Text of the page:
Proportion of adults who were ever told they had a depressive disorder (including depression, major depression, dysthymia, or minor depression)
Indicator Description: Based on the question “Has a doctor, nurse or other health professional EVER told you that you have a depressive disorder (including depression, major depression, dysthymia, or minor depression)?” from the Behavioral Risk Factor Surveillance System (BRFSS), a nationally coordinated, state-based, telephone-administered survey of adults. The cross-sectional health survey provides annual state-level population health estimates for health-related risk behaviors, preventive health practices, and chronic disease and injury.
Data Limitations: Limitations include: 1) relies on self-reported information, 2) provides prevalence, not incidence data (thus the target at best can match baseline; it can’t be lower than baseline), 3) bias or measurement error associated with telephone-administered survey of a sample of the population ( e.g., response bias, sampling variation), 4) designed to provide state-level population health estimates. CDC BRFSS Data Documentation 2016, 5) respondents were not asked what age they were at the time of diagnosis, therefore data could not be stratified by age.
The use of “health professional” in the question limits the estimated prevalence to diagnoses by physical health practitioners and does not clearly include mental health professionals. As a result, an unknown percentage of respondents who were diagnosed by a mental health professional may have answered “No,” when the answer should have been “Yes”.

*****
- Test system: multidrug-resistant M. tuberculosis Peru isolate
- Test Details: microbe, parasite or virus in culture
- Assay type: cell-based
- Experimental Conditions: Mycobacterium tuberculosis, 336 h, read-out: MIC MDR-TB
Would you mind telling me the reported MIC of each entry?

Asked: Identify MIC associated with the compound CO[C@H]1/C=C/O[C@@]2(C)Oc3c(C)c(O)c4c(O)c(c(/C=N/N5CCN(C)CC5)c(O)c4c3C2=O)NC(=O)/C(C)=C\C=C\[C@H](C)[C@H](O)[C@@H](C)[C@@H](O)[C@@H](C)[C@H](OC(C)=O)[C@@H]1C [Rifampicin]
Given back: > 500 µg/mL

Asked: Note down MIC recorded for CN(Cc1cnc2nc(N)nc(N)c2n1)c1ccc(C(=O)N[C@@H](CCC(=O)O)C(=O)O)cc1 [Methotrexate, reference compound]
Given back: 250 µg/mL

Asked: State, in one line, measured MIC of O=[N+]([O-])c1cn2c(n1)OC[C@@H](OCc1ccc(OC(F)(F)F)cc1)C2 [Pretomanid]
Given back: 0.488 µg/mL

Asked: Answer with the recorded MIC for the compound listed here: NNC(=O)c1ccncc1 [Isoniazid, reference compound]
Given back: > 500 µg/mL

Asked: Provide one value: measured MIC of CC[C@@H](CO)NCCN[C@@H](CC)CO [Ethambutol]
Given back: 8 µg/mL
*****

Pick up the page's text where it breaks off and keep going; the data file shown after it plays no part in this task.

By counting only those respondents who have been professionally diagnosed with depression, the new indicator cannot account for those individuals who, although suffering from any of the depressive spectrum disorders, may not have reported or sought help from a health professional. This could significantly underestimate the lifetime prevalence rate. This underestimation will be relatively higher in subpopulations who have a greater lack of access to healthcare.
Indicator Source: 2012 and 2013 use the CDC BRFSS data (using California only). 2014 and 2015 are from the California BRFSS data. This is because in 2014, California BRFSS changed their weighting methodology to match that of the CDC. Versions prior to 2012 of the California BRFSS are not comparable to 2012 and later California BRFSS because of these methodology changes.
Indicator Calculation Methodology: http://www.cdc.gov/brfss/data_documentation/pdf/userguidejune2013.pdf
Data Collection Methodology: http://www.cdc.gov/brfss/data_documentation/index.htm
Program URL Link: http://www.cdc.gov/brfss/data_documentation/index.htm
Indicator Source Changes: Because of the changes in the methodology, researchers are advised to avoid comparing data collected before the changes (up to 2011) with data collected from 2012 and onward: http://www.cdc.gov/brfss/annual_data/2013/pdf/compare_2013.pdf